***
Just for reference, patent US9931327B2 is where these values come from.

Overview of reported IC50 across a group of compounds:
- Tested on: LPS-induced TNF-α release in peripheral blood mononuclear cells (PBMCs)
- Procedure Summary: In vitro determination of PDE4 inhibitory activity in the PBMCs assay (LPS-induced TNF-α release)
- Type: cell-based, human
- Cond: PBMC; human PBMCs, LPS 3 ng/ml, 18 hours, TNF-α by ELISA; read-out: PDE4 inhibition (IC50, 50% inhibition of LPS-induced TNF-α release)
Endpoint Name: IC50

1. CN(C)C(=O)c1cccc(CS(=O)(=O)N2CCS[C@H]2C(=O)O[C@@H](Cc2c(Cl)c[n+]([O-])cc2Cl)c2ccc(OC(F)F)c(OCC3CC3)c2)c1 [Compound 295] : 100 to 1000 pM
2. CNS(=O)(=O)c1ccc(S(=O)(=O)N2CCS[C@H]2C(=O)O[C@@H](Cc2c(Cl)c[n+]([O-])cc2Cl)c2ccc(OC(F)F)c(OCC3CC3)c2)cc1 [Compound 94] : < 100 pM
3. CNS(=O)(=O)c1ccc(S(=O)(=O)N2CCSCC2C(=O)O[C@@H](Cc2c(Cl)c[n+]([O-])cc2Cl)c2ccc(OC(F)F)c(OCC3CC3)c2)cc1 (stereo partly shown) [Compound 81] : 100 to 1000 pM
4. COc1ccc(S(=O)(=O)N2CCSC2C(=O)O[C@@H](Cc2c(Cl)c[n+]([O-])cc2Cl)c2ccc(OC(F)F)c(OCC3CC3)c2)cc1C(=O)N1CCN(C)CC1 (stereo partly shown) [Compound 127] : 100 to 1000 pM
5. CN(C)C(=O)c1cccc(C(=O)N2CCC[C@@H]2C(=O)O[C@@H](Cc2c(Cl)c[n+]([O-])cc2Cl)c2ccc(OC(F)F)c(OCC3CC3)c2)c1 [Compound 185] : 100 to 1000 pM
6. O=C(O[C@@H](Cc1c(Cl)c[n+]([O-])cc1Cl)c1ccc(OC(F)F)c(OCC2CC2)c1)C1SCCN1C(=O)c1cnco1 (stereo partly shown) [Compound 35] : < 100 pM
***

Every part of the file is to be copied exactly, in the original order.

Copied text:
Just for reference, patent US9931327B2 is where these values come from.

Overview of reported IC50 across a group of compounds:
- Tested on: LPS-induced TNF-α release in peripheral blood mononuclear cells (PBMCs)
- Procedure Summary: In vitro determination of PDE4 inhibitory activity in the PBMCs assay (LPS-induced TNF-α release)
- Type: cell-based, human
- Cond: PBMC; human PBMCs, LPS 3 ng/ml, 18 hours, TNF-α by ELISA; read-out: PDE4 inhibition (IC50, 50% inhibition of LPS-induced TNF-α release)
Endpoint Name: IC50

1. CN(C)C(=O)c1cccc(CS(=O)(=O)N2CCS[C@H]2C(=O)O[C@@H](Cc2c(Cl)c[n+]([O-])cc2Cl)c2ccc(OC(F)F)c(OCC3CC3)c2)c1 [Compound 295] : 100 to 1000 pM
2. CNS(=O)(=O)c1ccc(S(=O)(=O)N2CCS[C@H]2C(=O)O[C@@H](Cc2c(Cl)c[n+]([O-])cc2Cl)c2ccc(OC(F)F)c(OCC3CC3)c2)cc1 [Compound 94] : < 100 pM
3. CNS(=O)(=O)c1ccc(S(=O)(=O)N2CCSCC2C(=O)O[C@@H](Cc2c(Cl)c[n+]([O-])cc2Cl)c2ccc(OC(F)F)c(OCC3CC3)c2)cc1 (stereo partly shown) [Compound 81] : 100 to 1000 pM
4. COc1ccc(S(=O)(=O)N2CCSC2C(=O)O[C@@H](Cc2c(Cl)c[n+]([O-])cc2Cl)c2ccc(OC(F)F)c(OCC3CC3)c2)cc1C(=O)N1CCN(C)CC1 (stereo partly shown) [Compound 127] : 100 to 1000 pM
5. CN(C)C(=O)c1cccc(C(=O)N2CCC[C@@H]2C(=O)O[C@@H](Cc2c(Cl)c[n+]([O-])cc2Cl)c2ccc(OC(F)F)c(OCC3CC3)c2)c1 [Compound 185] : 100 to 1000 pM
6. O=C(O[C@@H](Cc1c(Cl)c[n+]([O-])cc1Cl)c1ccc(OC(F)F)c(OCC2CC2)c1)C1SCCN1C(=O)c1cnco1 (stereo partly shown) [Compound 35] : < 100 pM